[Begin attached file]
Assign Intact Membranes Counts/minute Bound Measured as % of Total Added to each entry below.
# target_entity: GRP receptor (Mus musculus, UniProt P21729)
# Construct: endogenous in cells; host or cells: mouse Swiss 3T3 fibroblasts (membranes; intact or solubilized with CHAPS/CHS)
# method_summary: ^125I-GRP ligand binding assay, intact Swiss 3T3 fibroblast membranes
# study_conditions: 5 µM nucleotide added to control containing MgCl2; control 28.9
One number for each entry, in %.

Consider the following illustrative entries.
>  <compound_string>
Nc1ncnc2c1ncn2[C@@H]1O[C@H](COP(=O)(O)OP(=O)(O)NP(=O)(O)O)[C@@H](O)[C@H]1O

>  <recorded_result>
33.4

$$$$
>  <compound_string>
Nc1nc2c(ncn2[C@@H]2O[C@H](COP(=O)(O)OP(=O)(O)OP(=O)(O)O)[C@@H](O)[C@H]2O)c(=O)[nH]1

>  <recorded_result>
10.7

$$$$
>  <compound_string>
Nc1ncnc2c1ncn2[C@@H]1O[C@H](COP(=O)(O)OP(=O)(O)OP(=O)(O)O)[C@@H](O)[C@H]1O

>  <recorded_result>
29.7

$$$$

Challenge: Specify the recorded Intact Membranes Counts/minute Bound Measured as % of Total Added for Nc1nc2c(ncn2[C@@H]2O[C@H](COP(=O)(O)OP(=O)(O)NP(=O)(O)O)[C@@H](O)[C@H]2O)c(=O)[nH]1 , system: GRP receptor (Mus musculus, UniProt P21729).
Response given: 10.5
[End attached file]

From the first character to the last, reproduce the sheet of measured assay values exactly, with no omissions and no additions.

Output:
Assign Intact Membranes Counts/minute Bound Measured as % of Total Added to each entry below.
# target_entity: GRP receptor (Mus musculus, UniProt P21729)
# Construct: endogenous in cells; host or cells: mouse Swiss 3T3 fibroblasts (membranes; intact or solubilized with CHAPS/CHS)
# method_summary: ^125I-GRP ligand binding assay, intact Swiss 3T3 fibroblast membranes
# study_conditions: 5 µM nucleotide added to control containing MgCl2; control 28.9
One number for each entry, in %.

Consider the following illustrative entries.
>  <compound_string>
Nc1ncnc2c1ncn2[C@@H]1O[C@H](COP(=O)(O)OP(=O)(O)NP(=O)(O)O)[C@@H](O)[C@H]1O

>  <recorded_result>
33.4

$$$$
>  <compound_string>
Nc1nc2c(ncn2[C@@H]2O[C@H](COP(=O)(O)OP(=O)(O)OP(=O)(O)O)[C@@H](O)[C@H]2O)c(=O)[nH]1

>  <recorded_result>
10.7

$$$$
>  <compound_string>
Nc1ncnc2c1ncn2[C@@H]1O[C@H](COP(=O)(O)OP(=O)(O)OP(=O)(O)O)[C@@H](O)[C@H]1O

>  <recorded_result>
29.7

$$$$

Challenge: Specify the recorded Intact Membranes Counts/minute Bound Measured as % of Total Added for Nc1nc2c(ncn2[C@@H]2O[C@H](COP(=O)(O)OP(=O)(O)NP(=O)(O)O)[C@@H](O)[C@H]2O)c(=O)[nH]1 , system: GRP receptor (Mus musculus, UniProt P21729).
Response given: 10.5